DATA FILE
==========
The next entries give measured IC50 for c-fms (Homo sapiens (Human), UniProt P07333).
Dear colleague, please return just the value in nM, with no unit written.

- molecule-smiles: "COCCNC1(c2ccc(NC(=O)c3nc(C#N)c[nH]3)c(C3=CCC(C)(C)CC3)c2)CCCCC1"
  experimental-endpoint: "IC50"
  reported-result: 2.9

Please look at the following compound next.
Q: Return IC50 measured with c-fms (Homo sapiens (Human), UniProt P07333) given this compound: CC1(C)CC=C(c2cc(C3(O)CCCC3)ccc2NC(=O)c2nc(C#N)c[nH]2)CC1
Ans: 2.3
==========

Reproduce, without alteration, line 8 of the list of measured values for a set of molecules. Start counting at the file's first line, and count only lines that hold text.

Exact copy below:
Ans: 2.3